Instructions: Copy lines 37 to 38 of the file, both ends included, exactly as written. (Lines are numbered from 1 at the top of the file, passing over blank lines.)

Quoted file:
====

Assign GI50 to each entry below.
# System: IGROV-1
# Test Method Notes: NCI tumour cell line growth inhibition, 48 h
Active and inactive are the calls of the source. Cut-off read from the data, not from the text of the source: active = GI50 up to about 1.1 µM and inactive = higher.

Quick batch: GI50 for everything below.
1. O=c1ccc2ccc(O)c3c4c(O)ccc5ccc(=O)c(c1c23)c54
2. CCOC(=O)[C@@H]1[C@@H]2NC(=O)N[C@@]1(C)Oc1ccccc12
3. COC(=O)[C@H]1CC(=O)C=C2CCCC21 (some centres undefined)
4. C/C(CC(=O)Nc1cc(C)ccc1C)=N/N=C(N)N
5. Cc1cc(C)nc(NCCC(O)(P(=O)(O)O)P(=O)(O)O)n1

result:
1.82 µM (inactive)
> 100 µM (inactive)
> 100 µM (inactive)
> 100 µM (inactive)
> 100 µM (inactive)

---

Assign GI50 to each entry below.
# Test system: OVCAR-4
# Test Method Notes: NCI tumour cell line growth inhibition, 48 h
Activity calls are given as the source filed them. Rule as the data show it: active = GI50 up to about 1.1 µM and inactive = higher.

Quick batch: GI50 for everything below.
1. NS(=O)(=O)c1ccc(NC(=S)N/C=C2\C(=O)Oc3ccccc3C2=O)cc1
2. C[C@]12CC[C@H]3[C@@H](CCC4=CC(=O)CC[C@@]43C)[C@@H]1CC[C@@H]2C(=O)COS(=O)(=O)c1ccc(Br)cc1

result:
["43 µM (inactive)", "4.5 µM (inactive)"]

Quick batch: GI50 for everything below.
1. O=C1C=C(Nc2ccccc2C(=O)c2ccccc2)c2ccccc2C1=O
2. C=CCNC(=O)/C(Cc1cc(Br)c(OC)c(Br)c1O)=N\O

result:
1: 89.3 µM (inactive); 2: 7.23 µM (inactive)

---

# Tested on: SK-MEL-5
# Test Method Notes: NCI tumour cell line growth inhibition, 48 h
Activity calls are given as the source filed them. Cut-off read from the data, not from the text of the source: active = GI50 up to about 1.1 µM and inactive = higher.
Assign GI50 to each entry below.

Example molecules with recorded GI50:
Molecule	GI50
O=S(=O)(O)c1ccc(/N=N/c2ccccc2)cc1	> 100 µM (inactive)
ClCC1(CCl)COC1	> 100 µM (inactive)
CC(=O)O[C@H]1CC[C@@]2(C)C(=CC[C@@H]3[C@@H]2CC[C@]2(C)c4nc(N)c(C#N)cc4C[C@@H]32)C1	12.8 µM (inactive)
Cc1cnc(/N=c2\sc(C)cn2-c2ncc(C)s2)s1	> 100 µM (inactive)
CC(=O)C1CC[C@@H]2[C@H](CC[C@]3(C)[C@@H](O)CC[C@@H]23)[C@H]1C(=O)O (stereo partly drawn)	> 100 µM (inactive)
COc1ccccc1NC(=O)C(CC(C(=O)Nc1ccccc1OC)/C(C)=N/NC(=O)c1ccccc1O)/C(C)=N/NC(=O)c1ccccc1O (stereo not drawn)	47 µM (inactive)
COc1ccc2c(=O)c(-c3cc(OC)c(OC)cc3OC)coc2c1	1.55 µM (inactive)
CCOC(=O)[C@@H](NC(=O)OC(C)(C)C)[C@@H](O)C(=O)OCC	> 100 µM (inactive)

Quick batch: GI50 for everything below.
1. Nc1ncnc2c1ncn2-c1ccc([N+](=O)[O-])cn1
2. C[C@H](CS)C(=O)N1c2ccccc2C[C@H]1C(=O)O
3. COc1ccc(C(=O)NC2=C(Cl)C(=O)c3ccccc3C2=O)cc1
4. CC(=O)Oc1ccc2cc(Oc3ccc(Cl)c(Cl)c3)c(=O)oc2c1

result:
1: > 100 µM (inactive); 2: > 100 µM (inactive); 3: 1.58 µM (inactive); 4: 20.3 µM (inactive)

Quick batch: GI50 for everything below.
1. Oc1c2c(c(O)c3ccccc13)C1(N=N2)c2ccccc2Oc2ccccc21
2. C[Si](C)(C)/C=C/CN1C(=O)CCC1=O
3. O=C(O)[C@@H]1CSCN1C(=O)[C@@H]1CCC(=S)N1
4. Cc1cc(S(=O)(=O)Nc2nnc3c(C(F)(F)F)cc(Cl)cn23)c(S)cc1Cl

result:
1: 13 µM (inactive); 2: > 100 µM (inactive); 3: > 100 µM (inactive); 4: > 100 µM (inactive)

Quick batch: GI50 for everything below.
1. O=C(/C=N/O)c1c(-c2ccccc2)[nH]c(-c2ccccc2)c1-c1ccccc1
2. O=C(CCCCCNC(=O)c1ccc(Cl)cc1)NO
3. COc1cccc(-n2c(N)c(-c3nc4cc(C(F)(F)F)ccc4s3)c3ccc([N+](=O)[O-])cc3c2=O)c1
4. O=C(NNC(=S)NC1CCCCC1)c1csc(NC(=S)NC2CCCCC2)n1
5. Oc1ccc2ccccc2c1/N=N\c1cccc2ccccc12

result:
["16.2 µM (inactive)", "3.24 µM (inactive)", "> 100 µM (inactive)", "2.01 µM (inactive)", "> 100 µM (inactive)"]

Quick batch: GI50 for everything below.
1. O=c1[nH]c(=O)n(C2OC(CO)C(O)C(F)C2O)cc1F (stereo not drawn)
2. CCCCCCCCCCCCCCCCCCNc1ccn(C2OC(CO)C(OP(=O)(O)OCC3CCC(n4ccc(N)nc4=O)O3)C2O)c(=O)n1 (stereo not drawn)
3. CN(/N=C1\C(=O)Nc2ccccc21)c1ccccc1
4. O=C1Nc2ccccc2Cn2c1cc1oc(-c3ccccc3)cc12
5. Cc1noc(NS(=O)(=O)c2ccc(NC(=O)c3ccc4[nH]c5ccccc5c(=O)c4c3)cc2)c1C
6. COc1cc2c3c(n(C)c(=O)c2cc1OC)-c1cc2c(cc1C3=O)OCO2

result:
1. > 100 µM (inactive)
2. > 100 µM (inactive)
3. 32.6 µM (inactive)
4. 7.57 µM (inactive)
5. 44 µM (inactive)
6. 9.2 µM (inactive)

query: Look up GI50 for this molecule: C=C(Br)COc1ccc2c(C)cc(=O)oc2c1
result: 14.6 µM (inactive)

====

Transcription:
Example molecules with recorded GI50:
Molecule	GI50